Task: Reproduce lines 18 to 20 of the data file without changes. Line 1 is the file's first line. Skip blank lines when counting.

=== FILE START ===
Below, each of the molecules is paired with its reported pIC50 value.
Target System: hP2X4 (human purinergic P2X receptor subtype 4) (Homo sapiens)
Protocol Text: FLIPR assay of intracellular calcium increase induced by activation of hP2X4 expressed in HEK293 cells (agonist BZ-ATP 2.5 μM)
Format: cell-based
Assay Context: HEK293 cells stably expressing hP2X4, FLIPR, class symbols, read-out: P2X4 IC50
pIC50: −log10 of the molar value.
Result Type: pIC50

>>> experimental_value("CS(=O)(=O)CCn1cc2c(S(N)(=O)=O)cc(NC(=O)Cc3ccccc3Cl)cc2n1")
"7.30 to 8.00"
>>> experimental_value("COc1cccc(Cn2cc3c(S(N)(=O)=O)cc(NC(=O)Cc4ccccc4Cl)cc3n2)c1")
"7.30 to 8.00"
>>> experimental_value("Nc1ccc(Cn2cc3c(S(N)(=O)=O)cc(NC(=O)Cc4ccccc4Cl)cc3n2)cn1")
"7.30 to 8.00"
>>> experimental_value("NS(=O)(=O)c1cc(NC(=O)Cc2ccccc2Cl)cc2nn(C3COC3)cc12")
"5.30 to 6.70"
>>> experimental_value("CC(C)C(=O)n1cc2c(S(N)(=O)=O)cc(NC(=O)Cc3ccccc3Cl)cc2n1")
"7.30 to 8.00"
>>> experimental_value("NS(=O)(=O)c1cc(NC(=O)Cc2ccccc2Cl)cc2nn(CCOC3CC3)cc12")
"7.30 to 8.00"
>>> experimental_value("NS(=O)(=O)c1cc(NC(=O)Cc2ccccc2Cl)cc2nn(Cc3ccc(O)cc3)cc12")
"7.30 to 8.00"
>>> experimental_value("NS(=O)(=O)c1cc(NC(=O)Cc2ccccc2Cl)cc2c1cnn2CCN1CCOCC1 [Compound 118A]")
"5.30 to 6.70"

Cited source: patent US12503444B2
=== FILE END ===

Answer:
>>> experimental_value("NS(=O)(=O)c1cc(NC(=O)Cc2ccccc2Cl)cc2nn(CCOC3CC3)cc12")
"7.30 to 8.00"
>>> experimental_value("NS(=O)(=O)c1cc(NC(=O)Cc2ccccc2Cl)cc2nn(Cc3ccc(O)cc3)cc12")